Gary Baildon aka The Shooter was schooled in the dark arts of photolithography, before talking his way into a well-known Auckland studio in the heady 80’s. Most of the 90’s were spent in a plausibly deniable series of roles in the photo industry. After his disappointment at Y2K not signaling the end of the world, as we know it, he returned to shooting people, products and fast moving objects for filthy lucre. Helmeted and leathered, he’s often sat astride a rather large and imposing British motorcycle, the latest in a succession of fast toys. For shits and giggles he plays both drums and bass in bands you’ve never heard of, in places you’ve never been to. James Madelin is a former investment wanker, a reformed press photographer and a cunning linguist. He’s better known for his role as CEO and chief mad scientist at his company Enlight Photo. James is the inventor of the now world famous Orbis ring flash device, the indispensable Frio and a host of future products that shall, for the moment, remain top secret. When not jet setting around the world’s photo dealers promoting his latest indispensable photographic invention, James may be seen around town on two wheels in an effort to reduce his massive carbon footprint. He strenuously denies the use of bicycle clips and insists that his legs are unshaven. Karim Sahai is an accomplished photographer, a deeply conceptual thinker and an all-round clever guy yet he still insists on holding down a day job. He is one of those mysterious unsung heroes toiling away on the back lots of Wellywood as a visual effects artist for feature films. As you read this, he is most likely putting the finishing touches on a future blockbuster while planning his next expedition as his alter ego, the globetrotting travel photographer and adventurer. Although he failed to meet the selection criteria by being far too young and good-looking we decided to invite him to join the f11 team anyway. Malcolm Somerville spent far too much of his working life within the evil empire that once was the largest multi-national manufacturer in the photo industry. His resulting knowledge of photographic and chemical processes is so deep that he is still deemed to be a security risk. A past president of the NZIPP, and an active member of their Honours Council, Malcolm is the ultimate fixer, a go to guy for anyone wanting to know anything about professional photography and photographers. Malcolm has been a writer and industry commentator for many years and has the innate ability to spot a crock of the proverbial at 500 paces.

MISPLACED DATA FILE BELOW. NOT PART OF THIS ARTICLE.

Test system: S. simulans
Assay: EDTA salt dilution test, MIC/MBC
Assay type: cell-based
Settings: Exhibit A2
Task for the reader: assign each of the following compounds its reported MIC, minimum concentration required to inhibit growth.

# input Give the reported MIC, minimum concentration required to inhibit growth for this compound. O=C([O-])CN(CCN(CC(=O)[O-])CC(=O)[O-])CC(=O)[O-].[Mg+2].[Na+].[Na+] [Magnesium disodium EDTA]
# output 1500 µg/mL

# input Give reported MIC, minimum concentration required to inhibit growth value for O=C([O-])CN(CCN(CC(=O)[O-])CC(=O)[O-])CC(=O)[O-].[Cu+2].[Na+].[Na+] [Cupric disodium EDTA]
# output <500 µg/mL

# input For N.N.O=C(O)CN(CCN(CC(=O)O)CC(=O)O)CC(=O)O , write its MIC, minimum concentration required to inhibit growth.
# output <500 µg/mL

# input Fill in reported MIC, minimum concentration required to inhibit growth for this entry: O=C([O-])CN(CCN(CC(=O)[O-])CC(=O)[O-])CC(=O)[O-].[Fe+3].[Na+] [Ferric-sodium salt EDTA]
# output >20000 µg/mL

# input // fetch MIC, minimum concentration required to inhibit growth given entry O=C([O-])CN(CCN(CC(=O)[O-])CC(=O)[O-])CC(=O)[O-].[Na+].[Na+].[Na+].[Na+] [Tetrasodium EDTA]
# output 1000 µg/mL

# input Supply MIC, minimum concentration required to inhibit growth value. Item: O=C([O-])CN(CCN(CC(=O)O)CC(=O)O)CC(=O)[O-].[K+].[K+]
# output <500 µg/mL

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Tim Steele is the ringmaster of the new travelling circus that is f11 Magazine. A former high wire artist for corporate masters in the photo industry, he still suffers nightmares about delivering the physically impossible, occasionally under the whip of the seemingly insane, and always on behalf of the terminally unappreciative. A brilliant escape from the last of these gulags led him to consultancy in publishing, advertising and marketing. Tim has always been, and remains, in awe of the many professional photographers who continue to allow him to hang around their studios in exchange for odd jobs, lunches, and his personal speciality, free advice. f11 provides the ideal platform for him to do precisely this.